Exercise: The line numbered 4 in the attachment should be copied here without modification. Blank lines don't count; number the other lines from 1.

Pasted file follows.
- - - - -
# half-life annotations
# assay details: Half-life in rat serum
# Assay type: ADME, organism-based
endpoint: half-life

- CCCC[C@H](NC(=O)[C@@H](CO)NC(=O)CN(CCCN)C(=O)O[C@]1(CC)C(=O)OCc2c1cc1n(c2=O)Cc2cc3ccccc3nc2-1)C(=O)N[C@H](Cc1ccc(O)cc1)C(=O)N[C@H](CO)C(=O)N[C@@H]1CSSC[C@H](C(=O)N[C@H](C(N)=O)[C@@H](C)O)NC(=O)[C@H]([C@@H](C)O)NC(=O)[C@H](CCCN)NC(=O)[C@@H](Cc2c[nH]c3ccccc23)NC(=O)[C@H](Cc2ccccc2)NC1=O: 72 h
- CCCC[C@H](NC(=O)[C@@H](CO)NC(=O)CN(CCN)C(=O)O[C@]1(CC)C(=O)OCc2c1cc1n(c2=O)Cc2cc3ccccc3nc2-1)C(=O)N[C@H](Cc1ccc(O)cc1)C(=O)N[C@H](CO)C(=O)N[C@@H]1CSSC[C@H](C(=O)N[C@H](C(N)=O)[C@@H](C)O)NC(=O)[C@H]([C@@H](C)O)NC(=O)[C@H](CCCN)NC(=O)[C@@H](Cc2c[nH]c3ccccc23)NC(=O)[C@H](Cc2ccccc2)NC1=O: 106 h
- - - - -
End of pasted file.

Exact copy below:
endpoint: half-life